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Free Minds & Free Markets

Drug Sentences Will Never Be Fair

Commutations and reforms can only ameliorate the inherent injustice of prohibition.

When President Obama issued his latest batch of commutations last week, the White House called them "102 second chances." Obama, who shortened just one sentence during his first term, is finally taking advantage of his second chance by issuing more commutations "than the previous 11 presidents combined" (as the White House puts it), 97 percent of them in the second half of his second term.

While Obama deserves credit for his belated but numerically impressive mercy, it should not obscure the fact that most of the people whose petitions he has granted did not belong in prison to begin with. Thousands more like them are still behind bars thanks to the moral travesty known as the war on drugs.

Almost all of the 774 prisoners whose sentences Obama has shortened so far are nonviolent drug offenders, 282 of whom received life sentences. One of them is Ricky Minor, a Florida carpet installer who in 2000 was caught with a little more than a gram of methamphetamine, plus supplies for making more: pseudoephedrine pills, acetone, matches, and lighter fluid.

Minor, who had a long history of drug problems, said the meth was intended for himself and his wife. To avoid charges against her that could have left their children without parents, he pleaded guilty to attempted manufacture of methamphetamine.

Under state law, Minor probably would have received a sentence of two or three years. But under federal law, he qualified as a "career offender," which triggered a mandatory life sentence.

That designation was based on a string of convictions for nonviolent drug offenses, none of which resulted in prison time. Minor had also been involved in some minor altercations that led to convictions for assault, trespass, battery, breach of peace, and resisting arrest.

Minor's criminal history hardly marked him as a violent predator who needed to be locked away for life. The judge who sentenced him acknowledged that a life term "far exceeds whatever punishment would be appropriate" while noting that he had no choice but to impose it.

"I was sitting in the courtroom when it happened," Minor's mother recalled in an interview with the American Civil Liberties Union, "and it was all I could do to stay seated in my chair. I was so shocked. I just couldn't believe they could do that to him."

Recognizing this miscarriage of justice, Obama last week shortened Minor's sentence from life to 262 months—almost 22 years. Minor already has been behind bars for 15 years, which is 15 years too many for someone whose crime consisted of mixing together some common household chemicals.

Although 22 years is less outrageous than a life term as a punishment for that offense, it can hardly be called fair. Yet this is what counts as progress in a criminal justice system that routinely locks people up for doing things that violate no one's rights.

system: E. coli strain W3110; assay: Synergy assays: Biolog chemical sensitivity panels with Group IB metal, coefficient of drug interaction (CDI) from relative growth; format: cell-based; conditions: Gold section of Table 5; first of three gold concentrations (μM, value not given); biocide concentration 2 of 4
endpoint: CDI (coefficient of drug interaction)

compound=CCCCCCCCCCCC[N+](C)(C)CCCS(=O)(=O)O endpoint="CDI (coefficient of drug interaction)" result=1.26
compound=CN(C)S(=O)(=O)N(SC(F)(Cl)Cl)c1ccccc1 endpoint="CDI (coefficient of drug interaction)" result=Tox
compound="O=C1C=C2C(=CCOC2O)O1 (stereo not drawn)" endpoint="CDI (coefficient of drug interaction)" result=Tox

In that context, the Fair Sentencing Act, which Obama signed in 2010, was a major improvement. While it used to take 100 times as much cocaine powder to trigger the same penalty as a given amount of crack, it now takes only 18 times as much.

The distinction between the snorted and smoked forms of cocaine is arbitrary and unscientific, so the new scheme is just as nonsensical as the old one. But it is less onerous for crack offenders, who happen to be overwhelmingly black.

Because the change did not apply retroactively, thousands of crack offenders continue to serve sentences that nearly everyone now agrees are too long. While Obama's commutations have helped some of them, at his current pace the vast majority will get no relief.

Congress could do more. But what seemed like bipartisan enthusiasm for sentencing reform fizzled this year in the face of pre-election anxieties about looking soft on crime. If fair sentencing is the goal, what's really needed is a reconsideration of what counts as crime.

© Copyright 2016 by Creators Syndicate Inc.

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  • Michael Hihn`||

    I like chicken, I like liver, Meow Mix, Meow Mix please de-liver.

  • deepspeed||

    91% of cats (per Cato) reject the Meow Mix label. Thug.

  • Agammamon||

    Adam Smith Institute just changed their self-labeling from Libertarian to Meow-Liberal.

  • gaoxiaen||

    Cocaine cannot be converted to crack, got it. Except when it can be.

  • gaoxiaen||

    Which is always.

  • gaoxiaen||

    And it's so much fun. Except for the Bill O'Reilly types.

  • sarcasmic||

    Baking soda is amazing shit.

  • Rockabilly||

    Drug Sentences Will Never Be = just = because the war on drugs in un Constitutional and runs counter to our natural right to control our own body.